Trading marijuana ETFs isn’t always easy—or cheap.
We first reported on the issue of persistently wide spreads in marijuana ETFs months ago, specifically in the context of the ETFMG Alternative Harvest ETF (MJ), which was for a very long time the only pure-play fund in the space (read: “Large, Liquid ETFs With High Spreads“).
Since that article was published, several other cannabis ETFs have launched. Notably, each exhibits the same wide spreads as MJ—or, in some cases, much wider:
Sources: ETF.com, FactSet; data as of Aug. 8, 2019
[Author’s Note: Due to incomplete data from FactSet, the Amplify Seymour Cannabis ETF (CNBS) is not included on this list or in this analysis. The actively managed fund, which began trading on July 23, has $3.68 million in assets under management.]
The reasons behind marijuana ETFs’ wider spreads are varied and complex, including higher-than-average sector volatility; illiquidity of marijuana securities, many of which are microcaps and/or domiciled overseas; and continued reticence on the part of authorized participants (APs) and market makers to handle securities of uncertain legality.
In some cases, though, certain quirks of the individual ETFs themselves may be influencing spreads as well.
Higher Spreads Than Other Thematic Funds
Wide trading spreads are possible, but not necessarily common in thematic ETFs. Plenty of other popular thematic funds about the same cap size as MJ tend to trade with much narrower spreads.
For example, the Global X Robotics & Artificial Intelligence ETF (BOTZ), the leading artificial intelligence ETF, trades with a 0.05% spread. The Invesco Water Resources ETF (PHO) has a spread of 0.07%:
Source: ETF.com; data as of Aug. 8, 2019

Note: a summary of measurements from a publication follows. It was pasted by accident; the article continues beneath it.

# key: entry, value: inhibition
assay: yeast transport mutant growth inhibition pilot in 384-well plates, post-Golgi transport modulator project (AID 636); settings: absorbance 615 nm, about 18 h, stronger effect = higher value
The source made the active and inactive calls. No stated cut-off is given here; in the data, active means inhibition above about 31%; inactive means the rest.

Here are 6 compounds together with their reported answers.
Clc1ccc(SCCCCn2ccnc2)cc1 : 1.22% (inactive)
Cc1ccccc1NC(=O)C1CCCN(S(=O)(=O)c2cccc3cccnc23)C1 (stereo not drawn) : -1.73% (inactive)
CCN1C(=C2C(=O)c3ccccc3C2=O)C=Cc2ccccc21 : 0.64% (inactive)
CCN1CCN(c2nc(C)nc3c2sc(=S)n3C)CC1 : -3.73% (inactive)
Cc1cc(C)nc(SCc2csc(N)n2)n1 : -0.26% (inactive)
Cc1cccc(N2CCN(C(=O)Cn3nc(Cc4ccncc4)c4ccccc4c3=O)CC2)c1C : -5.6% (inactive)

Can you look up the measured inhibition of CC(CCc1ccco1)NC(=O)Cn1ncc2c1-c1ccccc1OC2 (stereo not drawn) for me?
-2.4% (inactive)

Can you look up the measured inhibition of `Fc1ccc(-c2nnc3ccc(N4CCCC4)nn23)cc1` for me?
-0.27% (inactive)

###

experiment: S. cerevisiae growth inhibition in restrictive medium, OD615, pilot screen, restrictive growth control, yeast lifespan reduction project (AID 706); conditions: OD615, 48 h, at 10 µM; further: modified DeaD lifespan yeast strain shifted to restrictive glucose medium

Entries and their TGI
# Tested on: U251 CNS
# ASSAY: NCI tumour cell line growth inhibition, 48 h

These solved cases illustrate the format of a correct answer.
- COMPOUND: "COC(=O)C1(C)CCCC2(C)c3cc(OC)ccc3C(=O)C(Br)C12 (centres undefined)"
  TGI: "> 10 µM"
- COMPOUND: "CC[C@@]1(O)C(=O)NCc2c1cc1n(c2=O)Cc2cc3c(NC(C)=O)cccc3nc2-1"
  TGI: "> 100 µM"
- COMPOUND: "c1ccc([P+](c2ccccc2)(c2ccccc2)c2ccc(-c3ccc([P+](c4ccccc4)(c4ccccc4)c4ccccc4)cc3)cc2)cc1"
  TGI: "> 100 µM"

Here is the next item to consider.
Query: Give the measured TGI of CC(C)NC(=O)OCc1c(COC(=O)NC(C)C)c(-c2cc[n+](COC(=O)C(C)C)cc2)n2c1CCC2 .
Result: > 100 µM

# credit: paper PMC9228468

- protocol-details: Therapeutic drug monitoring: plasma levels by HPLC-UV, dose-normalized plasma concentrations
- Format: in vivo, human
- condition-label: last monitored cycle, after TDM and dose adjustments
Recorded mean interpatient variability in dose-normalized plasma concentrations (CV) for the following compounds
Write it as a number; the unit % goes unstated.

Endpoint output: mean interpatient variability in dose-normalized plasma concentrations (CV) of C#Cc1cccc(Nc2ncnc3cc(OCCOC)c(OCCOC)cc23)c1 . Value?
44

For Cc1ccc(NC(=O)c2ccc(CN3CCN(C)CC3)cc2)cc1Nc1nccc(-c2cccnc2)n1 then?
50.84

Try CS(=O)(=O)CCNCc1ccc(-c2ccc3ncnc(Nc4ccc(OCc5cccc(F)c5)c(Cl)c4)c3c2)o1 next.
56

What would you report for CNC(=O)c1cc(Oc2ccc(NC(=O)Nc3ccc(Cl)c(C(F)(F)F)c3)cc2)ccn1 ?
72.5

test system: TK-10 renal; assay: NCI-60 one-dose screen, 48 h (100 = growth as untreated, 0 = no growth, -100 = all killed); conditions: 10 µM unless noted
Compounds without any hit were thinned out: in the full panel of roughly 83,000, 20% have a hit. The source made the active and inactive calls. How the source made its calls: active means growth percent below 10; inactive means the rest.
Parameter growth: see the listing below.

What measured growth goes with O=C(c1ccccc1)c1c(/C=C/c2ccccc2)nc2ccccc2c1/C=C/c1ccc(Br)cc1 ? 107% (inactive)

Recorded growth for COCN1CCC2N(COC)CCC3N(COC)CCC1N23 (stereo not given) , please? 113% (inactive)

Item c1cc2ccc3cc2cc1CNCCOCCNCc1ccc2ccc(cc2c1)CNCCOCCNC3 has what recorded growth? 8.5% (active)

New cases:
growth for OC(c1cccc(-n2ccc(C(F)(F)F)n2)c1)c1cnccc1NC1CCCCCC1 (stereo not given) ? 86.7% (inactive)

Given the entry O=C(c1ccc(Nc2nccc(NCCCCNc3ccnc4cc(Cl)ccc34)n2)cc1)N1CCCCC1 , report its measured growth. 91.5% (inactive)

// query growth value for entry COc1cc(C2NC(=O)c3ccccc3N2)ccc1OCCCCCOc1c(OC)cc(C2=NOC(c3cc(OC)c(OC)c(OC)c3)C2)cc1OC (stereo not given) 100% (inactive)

The difference between marijuana and these other themes is the underlying market, which, in the case of cannabis, is extremely small, volatile and illiquid. Not only are marijuana stocks still illegal in the U.S. at the federal level (though most are legal in the state(s) in which they operate), most are still relatively new launches and are characterized by small market capitalizations, thin trading volume and whipsawing price action.
Furthermore, the vast majority of legal cannabis stocks are foreign-domiciled, primarily in Canada. Discrepancies in market hours between the U.S. and foreign exchanges, as well as additional processes required to trade/settle international stocks, can make it harder to buy and sell foreign cannabis companies at competitive prices, thus further reducing liquidity.
“A lot of marijuana stocks aren’t very liquid. Even though they trade a lot, the flow is low,” said Mark Esposito, president of Esposito Securities, a leading market making firm with experience trading in and acting as AP for cannabis ETFs. “Because of that, people are afraid to trade them, so there’s not a whole lot of quotes.”
Even though there are more and more cannabis companies doing initial public offerings every day, the overall market remains relatively small in size and capitalization, he adds.
“There aren’t enough stocks to really keep the market afloat,” explained Esposito. “Everybody’s buying the same names, which is hyperinflating the individual stocks, making them more volatile.”
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